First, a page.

You can’t help it. It’s not that you are wishing evil upon your spouse while you are going through a divorce (okay, so maybe you are!). But you can’t help wondering every now and then: what would happen if my spouse just died? While that would certainly make your divorce go away, it would also make your ex’s child support payments go away. Because of that, it’s worth paying attention to the ways you can secure child support after death.
Child Support After Death: Hindsight is 20/20
While most people assume that their ex will be around to support the kids until they are grown and gone, life doesn’t always work that way.
If something happens, and your ex dies, your kids are going to suffer. Not only will they suffer emotionally, but they also might take a huge financial hit, too.
Your ex will no longer be able to pay child support. S/he will no longer be able to contribute towards the kids’ extracurricular activities or private school tuition. S/he will no longer be around to pay part of the kids’ medical bills. What’s more, if your ex was carrying the kids on his/her medical insurance, that will be gone too.
So who will support your kids after your ex dies?
Answer: You. Just you.
But, Won’t the Kids Get an Inheritance?
Lots of divorcing parents ASSUME that their ex will provide for the kids when s/he dies.
But, assuming anything is dangerous.
Even if your ex has the best of intentions, s/he may not have any money when s/he dies. Inheriting one hundred percent of nothing still leaves your kids with nothing.
Plus, whether your ex has money or not, you have no control over what s/he does with that money after your divorce. If your ex spends every penny before s/he dies, your kids will get nothing. If your ex leaves everything to his/her new spouse, parents, or favorite charity, your kids will get nothing.
What’s more, by the time you realize that your ex left your kids nothing, your ex will be dead. It will be too late to change anything.
To make matters worse, at that point, you won’t even be dealing with your ex anymore. You will be dealing with his/her parents, siblings, or new spouse. As challenging as it may have been to deal with your ex about money, dealing with your ex’s new spouse about money will be worse.
So, what can you do?
How can you make sure that your kids are not left destitute and that your ex somehow provides child support after death?
Here are 6 tips for making sure your kids are provided for if your ex dies.
6 Tips for Securing Your Kids’ Financial Future if Your Ex Dies
The best time to provide for child support after death is WHILE your divorce is going on. You can secure child support in several ways:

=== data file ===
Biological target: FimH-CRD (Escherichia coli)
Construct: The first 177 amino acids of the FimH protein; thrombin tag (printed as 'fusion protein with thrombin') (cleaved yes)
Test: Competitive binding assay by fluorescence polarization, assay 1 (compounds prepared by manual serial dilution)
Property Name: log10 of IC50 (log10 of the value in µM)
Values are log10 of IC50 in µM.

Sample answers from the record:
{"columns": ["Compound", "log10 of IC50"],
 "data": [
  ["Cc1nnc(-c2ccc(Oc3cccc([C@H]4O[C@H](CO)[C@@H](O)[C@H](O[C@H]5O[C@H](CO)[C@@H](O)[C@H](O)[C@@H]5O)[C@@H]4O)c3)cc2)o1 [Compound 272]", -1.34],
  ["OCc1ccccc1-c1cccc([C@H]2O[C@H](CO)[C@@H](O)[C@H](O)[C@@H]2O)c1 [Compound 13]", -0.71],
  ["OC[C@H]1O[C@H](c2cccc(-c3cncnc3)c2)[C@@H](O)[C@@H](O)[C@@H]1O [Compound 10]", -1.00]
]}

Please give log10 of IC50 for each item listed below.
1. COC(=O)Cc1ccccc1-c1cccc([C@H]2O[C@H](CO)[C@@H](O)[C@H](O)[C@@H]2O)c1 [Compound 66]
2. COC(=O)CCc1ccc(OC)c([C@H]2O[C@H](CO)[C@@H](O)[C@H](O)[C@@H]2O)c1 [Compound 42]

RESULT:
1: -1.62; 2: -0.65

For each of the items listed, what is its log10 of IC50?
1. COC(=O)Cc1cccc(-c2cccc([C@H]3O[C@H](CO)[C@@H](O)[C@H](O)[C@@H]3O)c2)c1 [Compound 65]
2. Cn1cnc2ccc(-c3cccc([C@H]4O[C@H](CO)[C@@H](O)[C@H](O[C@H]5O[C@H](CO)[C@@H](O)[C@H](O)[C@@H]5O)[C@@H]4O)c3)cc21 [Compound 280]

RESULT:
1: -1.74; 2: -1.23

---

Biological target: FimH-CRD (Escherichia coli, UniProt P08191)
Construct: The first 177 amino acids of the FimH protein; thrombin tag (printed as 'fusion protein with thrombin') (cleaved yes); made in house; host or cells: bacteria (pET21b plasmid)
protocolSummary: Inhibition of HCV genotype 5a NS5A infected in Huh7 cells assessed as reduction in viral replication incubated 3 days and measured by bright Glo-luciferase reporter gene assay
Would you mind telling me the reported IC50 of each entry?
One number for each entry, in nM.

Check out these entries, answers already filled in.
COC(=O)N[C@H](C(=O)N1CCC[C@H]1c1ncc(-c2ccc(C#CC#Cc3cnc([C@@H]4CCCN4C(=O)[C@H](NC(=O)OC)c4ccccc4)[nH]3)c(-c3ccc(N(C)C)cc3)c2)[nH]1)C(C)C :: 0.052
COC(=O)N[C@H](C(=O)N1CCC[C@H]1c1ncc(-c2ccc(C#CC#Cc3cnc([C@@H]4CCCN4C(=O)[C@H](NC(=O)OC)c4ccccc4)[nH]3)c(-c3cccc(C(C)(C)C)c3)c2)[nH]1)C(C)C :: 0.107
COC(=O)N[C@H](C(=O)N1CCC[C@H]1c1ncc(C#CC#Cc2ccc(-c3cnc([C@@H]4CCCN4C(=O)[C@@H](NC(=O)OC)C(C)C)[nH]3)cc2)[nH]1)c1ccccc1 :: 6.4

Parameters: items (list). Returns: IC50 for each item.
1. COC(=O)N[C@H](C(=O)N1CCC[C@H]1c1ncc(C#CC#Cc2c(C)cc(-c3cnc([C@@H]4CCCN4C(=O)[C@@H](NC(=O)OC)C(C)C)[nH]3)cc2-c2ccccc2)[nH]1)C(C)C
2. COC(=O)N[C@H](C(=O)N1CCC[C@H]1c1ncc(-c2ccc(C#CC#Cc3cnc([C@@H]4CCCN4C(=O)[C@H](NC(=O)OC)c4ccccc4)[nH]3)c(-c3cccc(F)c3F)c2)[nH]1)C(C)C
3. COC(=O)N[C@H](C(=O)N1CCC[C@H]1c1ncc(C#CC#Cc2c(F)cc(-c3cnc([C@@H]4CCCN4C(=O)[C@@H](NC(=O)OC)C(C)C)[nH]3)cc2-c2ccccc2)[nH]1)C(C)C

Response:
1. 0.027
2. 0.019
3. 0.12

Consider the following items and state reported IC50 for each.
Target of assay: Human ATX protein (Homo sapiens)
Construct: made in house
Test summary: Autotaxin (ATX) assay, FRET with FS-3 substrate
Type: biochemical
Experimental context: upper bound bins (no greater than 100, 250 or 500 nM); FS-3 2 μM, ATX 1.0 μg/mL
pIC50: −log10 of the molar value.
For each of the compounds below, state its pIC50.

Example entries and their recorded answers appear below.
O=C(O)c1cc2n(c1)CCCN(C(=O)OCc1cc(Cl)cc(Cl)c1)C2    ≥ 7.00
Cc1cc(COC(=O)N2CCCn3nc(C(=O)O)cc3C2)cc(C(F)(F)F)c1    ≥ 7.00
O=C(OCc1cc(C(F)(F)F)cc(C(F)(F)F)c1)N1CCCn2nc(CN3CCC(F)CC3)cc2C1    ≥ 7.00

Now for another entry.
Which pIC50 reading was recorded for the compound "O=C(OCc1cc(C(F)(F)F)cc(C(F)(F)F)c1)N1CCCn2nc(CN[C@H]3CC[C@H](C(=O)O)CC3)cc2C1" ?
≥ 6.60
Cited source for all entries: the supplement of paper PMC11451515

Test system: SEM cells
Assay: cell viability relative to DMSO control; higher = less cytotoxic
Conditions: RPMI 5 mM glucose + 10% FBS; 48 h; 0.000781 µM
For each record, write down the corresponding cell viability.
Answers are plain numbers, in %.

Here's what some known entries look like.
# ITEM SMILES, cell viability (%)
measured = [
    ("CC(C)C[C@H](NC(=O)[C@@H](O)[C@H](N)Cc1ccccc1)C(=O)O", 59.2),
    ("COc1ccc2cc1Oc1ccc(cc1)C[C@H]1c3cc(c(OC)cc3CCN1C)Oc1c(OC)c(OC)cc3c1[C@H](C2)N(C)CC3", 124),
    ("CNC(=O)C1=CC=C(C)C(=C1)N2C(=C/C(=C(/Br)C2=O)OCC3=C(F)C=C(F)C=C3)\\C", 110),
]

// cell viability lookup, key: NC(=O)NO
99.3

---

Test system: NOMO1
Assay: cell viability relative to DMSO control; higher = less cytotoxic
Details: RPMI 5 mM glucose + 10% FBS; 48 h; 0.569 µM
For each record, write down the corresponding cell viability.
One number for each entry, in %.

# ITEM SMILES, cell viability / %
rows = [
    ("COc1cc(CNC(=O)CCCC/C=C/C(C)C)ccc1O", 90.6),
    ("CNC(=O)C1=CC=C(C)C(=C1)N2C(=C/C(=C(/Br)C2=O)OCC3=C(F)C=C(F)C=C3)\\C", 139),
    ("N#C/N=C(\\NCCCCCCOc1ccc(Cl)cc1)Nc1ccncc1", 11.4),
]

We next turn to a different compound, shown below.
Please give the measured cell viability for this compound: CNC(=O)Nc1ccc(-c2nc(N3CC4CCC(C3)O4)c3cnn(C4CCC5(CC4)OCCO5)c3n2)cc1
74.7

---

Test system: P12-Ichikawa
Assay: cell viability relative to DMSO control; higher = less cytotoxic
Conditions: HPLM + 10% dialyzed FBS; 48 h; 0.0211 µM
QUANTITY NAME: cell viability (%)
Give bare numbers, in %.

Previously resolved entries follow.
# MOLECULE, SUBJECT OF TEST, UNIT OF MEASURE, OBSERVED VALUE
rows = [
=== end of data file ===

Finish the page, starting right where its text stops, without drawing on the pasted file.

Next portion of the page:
- You can require your ex to maintain life insurance naming the children as beneficiaries for as long as s/he has an obligation to pay child support or pay for any of their expenses (including college); or
- You can require your ex to maintain enough money in an irrevocable trust that names the children as beneficiaries for as long as s/he has an obligation to pay child support or pay for any of their expenses (including college); or
- You can require your ex to maintain the children as beneficiaries of his/her retirement accounts or any other bank account that has enough money to pay child support and of the kids’ expenses (including college);
Of these 3 options, the most practical is usually life insurance.
Most people don’t have hundreds of thousands of dollars that they can put in an irrevocable trust for their kids. If they have money in any other kind of account, nothing will stop them from using that money while they’re alive. Obviously, if they use their retirement account up before they die, there will be nothing left for the kids to get.
Write your divorce documents properly
If you want to use life insurance to secure child support, your divorce decree has to say that. It has to specifically require that your ex maintain life insurance in a certain dollar amount for a certain period of time.
If your divorce judgment doesn’t specifically require your ex to maintain life insurance, then your ex doesn’t have to do so.
It’s also important that you make sure that your ex is required to keep enough child support to cover his/her obligations to your kids. For example, if your ex is required to pay child support, and maintain medical insurance, and pay half of the kids’ medical and educational expenses until they’re 18, then s/he has to have a life insurance policy that’s big enough to pay all of that!
The same thing is true of college expenses. If your divorce judgment requires your ex to contribute to your kids’ college expenses, then his/her life insurance policy should be big enough to make sure that happens.
Make sure your ex actually maintains his/her life insurance policy after your divorce.
It doesn’t matter what your divorce decree says. If your ex never buys a life insurance policy, or if s/he doesn’t pay the premiums on the policy, there will be no death benefit for your kids to get.
Because of that, you would be wise to put a proof requirement in your divorce judgment. You want your judgment to say that your ex has to provide you with proof that his/her life insurance is in effect at least once a year. Or, if you know your ex will never give you that proof, you want to have the right to get proof directly from the life insurance company.